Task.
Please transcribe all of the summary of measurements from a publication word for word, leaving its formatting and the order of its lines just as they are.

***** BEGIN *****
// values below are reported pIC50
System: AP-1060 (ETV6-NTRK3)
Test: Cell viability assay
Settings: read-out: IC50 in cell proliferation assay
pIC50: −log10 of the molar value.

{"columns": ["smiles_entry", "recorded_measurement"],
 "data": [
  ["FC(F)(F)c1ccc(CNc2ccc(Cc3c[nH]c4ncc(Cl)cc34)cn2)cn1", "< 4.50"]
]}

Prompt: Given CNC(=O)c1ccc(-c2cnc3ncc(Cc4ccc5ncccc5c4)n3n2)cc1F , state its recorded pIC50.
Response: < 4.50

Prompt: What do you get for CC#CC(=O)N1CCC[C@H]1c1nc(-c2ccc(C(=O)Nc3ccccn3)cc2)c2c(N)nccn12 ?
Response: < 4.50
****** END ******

// values below are reported pIC50
System: AP-1060 (ETV6-NTRK3)
Test: Cell viability assay
Settings: read-out: IC50 in cell proliferation assay
pIC50: −log10 of the molar value.

{"columns": ["smiles_entry", "recorded_measurement"],
 "data": [
  ["FC(F)(F)c1ccc(CNc2ccc(Cc3c[nH]c4ncc(Cl)cc34)cn2)cn1", "< 4.50"]
]}

Prompt: Given CNC(=O)c1ccc(-c2cnc3ncc(Cc4ccc5ncccc5c4)n3n2)cc1F , state its recorded pIC50.
Response: < 4.50

Prompt: What do you get for CC#CC(=O)N1CCC[C@H]1c1nc(-c2ccc(C(=O)Nc3ccccn3)cc2)c2c(N)nccn12 ?
Response: < 4.50